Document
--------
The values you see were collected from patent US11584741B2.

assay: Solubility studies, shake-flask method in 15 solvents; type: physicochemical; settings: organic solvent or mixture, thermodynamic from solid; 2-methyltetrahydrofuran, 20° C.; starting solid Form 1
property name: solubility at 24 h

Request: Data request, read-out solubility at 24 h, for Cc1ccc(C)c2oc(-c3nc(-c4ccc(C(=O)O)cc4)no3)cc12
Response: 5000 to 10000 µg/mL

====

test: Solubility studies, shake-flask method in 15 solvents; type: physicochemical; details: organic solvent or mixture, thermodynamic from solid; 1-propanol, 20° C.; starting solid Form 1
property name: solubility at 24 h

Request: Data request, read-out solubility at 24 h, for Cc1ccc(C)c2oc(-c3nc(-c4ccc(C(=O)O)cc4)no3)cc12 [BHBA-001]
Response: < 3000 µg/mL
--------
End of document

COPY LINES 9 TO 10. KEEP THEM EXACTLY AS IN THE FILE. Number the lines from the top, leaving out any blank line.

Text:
Request: Data request, read-out solubility at 24 h, for Cc1ccc(C)c2oc(-c3nc(-c4ccc(C(=O)O)cc4)no3)cc12 [BHBA-001]
Response: < 3000 µg/mL